A family that was fishing near the Monongahela River made a very surprising discovery on Saturday: They saw an alligator sunning itself on the riverside trail and promptly called 911 to report it.
The gator, which weighed about 10 pounds and was around 3 feet long, tried to hide from officers underneath a fallen tree — making it difficult for them to use catch poles and tongs to grab it, according to a report from the Pittsburgh Bureau of Animal Care and Control.
Eventually, officers dug into the soil to create an opening and captured the alligator by hand about an hour after 911 had been called.
According to the officers on the scene, the alligator was likely a pet that someone released into the wild.
It was also apparently a bit overweight, which led officers to suspect that the alligator was eating well by the banks of the Monongahela.
The alligator, which was not injured and appeared healthy, will reportedly stay at Humane Animal Rescue until a shelter or refuge is identified for relocation.
This is not something you see every day — at least not in Pittsburgh: One family made a startling discovery when they spotted an alligator “sunning itself” while out fishing Saturday.
Officers from the Pittsburgh Public Safety and the Fish and Boat Commission responded to the scene near Monongahela River and found an alligator, measuring approximately 3 feet long and weighing around 10 pounds. But as officers tried to capture the reptile, it became clear that the freedom-loving alligator had other plans.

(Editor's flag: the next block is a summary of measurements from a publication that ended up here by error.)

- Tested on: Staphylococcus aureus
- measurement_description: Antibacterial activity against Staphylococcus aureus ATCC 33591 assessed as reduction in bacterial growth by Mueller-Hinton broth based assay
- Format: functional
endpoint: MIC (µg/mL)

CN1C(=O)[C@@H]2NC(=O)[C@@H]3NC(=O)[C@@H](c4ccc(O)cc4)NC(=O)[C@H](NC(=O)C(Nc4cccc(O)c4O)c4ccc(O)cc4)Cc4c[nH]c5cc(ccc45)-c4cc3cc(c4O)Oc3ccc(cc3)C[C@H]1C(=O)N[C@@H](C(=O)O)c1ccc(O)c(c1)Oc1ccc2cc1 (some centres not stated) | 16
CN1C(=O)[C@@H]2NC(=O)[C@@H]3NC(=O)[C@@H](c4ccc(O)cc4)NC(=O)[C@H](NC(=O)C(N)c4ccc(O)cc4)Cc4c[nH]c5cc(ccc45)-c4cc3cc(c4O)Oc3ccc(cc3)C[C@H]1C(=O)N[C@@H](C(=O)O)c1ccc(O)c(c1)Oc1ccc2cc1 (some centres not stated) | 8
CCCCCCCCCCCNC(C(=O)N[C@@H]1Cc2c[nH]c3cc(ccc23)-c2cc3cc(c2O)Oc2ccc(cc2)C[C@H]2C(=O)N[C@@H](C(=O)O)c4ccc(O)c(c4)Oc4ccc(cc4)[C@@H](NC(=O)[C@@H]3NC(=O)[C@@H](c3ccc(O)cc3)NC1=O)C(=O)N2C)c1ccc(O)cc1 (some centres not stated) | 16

According to a statement from the Pittsburgh Public Safety Department, the alligator “tried to hide from the officers under a fallen tree, which rendered the officers catch poles and tongs (a grabbing device) ineffective.”
The alligator tried to hide from officers under a fallen tree, which rendered catch poles ineffective. (Photo Credit: Pittsburgh Public Safety Department)
Officers dug away at the soil to create an opening and captured the alligator with their hands. They used a nylon strip to tie the mouth closed, placed the alligator in a crate, and took it to the Humane Animal Rescue center.
Authorities said the alligator was likely a pet that someone released into the wild. The alligator was also slightly overweight, which meant the alligator was likely eating well by the banks of the Monongahela.
The alligator, which appeared healthy, will stay at Humane Animal Rescue until a shelter or refuge is identified for relocation.
“Alligators are not common to Pittsburgh — they require a warm climate and would not survive winter [in Pittsburgh],” the Pittsburgh Public Safety Department said.